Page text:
[TAB]void example_indent (int first_variable,
    [TAB][ SPACE  TO  ALIGN ] int second_variable_that_did_not_fit_in_previous_line)
    [TAB]{
    [TAB][TAB]int   count;    // variable names are aligned
    [TAB][TAB]float average;  // (some people like it that way)
    [TAB][TAB]...code...
    [TAB]}
    }
              
    The only exception is python code (e.g. wscript), see #3 above. Always use space with a block indentation of 4 spaces.
  27. Avoid trailing whitespace, or trailing tabs on a line, newlines are unix-style line-feed aka ASCII 0x0a (do not use CR+LF). Remove whitespace at end of file.
  28. Patches are to be submitted as unified diff (e.g. diff -Naur or git diff, either to the bug-tracker at http://tracker.ardour.org/ or via github https://github.com/Ardour/ardour pull-request (git pulling from similar services with public remote repositories is also fine).

Connecting and Managing Signals

Ardour3 now uses boost::signals2 as its callback system. The following are some guidelines on how to ensure the best use of this API. The basic issue to pay attention to is that if an object makes a connection to a signal, something must be responsible for disconnecting the connection

  • If the object that creates the connection only makes 1 or 2 connections, add 1 or 2 boost::signals2::scoped_connection members to object's class, and assign the return value of the connect call to the relevant member. This ensures that when the object is deleted, the connections will be disconnected (thanks to the scoped_connection). Example: MIDI::MMC::mmc_connection or MIDI::Parser::trace_connection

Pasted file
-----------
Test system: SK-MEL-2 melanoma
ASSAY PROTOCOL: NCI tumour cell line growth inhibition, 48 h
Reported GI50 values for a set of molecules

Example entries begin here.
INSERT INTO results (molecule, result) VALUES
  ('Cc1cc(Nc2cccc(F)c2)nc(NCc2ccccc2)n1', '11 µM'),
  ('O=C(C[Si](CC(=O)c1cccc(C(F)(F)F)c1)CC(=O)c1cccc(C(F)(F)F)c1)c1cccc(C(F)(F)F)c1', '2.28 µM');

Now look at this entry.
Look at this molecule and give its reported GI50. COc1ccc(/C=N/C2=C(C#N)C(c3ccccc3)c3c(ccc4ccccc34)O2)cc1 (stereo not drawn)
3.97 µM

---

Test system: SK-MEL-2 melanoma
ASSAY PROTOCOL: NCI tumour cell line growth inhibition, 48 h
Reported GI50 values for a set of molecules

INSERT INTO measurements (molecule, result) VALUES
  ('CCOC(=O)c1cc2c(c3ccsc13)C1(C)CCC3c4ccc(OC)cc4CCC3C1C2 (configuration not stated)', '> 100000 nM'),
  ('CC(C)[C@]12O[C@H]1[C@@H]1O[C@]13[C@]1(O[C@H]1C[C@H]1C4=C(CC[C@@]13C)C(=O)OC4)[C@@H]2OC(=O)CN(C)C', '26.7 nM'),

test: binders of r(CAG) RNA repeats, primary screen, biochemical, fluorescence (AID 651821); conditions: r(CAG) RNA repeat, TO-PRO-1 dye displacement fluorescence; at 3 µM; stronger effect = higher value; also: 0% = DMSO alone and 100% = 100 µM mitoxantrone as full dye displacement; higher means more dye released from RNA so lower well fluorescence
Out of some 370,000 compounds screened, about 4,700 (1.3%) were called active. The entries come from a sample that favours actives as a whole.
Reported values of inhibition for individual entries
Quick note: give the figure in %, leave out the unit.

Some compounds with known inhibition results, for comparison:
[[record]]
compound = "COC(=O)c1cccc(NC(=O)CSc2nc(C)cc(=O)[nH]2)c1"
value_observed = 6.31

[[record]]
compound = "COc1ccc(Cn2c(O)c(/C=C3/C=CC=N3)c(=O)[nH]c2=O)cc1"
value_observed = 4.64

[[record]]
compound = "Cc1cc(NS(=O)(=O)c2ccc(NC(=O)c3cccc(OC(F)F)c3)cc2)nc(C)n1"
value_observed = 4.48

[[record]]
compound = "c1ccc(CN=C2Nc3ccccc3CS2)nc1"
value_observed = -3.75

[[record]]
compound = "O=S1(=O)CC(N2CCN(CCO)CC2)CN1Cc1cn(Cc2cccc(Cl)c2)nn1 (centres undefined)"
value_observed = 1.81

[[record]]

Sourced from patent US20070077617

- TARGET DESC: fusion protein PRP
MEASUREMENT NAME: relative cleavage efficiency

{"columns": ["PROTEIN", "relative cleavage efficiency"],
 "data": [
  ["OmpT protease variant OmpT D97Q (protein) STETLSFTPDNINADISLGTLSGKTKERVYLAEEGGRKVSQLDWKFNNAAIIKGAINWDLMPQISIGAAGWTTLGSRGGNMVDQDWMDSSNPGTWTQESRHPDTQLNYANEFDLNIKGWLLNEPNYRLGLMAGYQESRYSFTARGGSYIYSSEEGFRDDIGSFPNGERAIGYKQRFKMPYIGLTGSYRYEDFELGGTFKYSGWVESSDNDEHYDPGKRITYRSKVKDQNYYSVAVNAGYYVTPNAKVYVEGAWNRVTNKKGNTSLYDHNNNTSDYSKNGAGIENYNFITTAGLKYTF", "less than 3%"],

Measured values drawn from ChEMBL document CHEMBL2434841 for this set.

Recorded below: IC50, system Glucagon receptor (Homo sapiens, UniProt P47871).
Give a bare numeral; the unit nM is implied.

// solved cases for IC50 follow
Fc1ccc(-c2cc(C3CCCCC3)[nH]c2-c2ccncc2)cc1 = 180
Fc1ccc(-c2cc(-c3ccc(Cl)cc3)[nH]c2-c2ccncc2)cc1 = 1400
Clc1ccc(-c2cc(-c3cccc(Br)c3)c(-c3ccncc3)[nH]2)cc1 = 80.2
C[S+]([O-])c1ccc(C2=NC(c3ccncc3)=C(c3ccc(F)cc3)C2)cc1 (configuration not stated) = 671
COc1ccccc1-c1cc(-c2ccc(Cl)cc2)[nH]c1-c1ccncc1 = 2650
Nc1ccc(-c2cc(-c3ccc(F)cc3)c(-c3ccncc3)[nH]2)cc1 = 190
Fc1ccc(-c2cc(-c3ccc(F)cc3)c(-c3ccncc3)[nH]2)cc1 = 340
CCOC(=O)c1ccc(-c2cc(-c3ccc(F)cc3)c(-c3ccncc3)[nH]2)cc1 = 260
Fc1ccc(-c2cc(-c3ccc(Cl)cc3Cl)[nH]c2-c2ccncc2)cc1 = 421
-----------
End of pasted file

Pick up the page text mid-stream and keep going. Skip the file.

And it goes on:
class Foo  {
        Foo();
        void method();
        ...
        boost::signals2::scoped_connection the_connection;
    }
    
    boost::signals2::signal<void()> aSignal;
    
    Foo::Foo () {
        the_connection = aSignal.connect (boost::bind (&Foo::method, this));
    }
                
  • If an object makes more than a couple of connections, it should inherit from PBD::ScopedConnectionList and used that class' scoped_connect() method to make all signal connections. This will also ensure that the connections are disconnected when the object is destroyed.
    #include "pbd/scoped_connections.h"
    class Foo : public PBD::ScopedConnectionList {
        Foo ();
        void a_method();
    }
    
    boost::signals2::signal<void()> aSignal;
    
    Foo::Foo() {
        scoped_connect (aSignal, boost::bind (&Foo::method, this));
    }
                
  • HOWEVER, if the object makes those connections and then breaks them again without being destroyed (e.g. an object that connects to a set of signals on another object, and drops those connections when told to use a different object), then add a PBD::ScopedConnectionList* member to the class. Initialize the pointer to zero; instantiate a new ScopedConnectionList before starting to make connections, and use the list's ::add_connection() method to add the return result of each signal::connect call. To drop all the connections, delete the list object.
    class Foo {
        Foo ();
        ~Foo();
    
        void connect (SomeObjectWithSignals&);
        ...
        PBD::ScopedConnectionList* connections;
    }
    
    Foo::Foo() : connections (0) {}
    Foo::~Foo() { delete connections; }
    
    void Foo::connect (SomeObjectWithSignals& obj) {
        delete connections;
        connections = new ScopedConnectionList;
        connections.add_connection (obj.aSignal, boost::bind (.....));
        ...
    }
                
  • Connections to static methods or regular C++ functions do not need to be scoped in these ways. Just connect to the signal normally.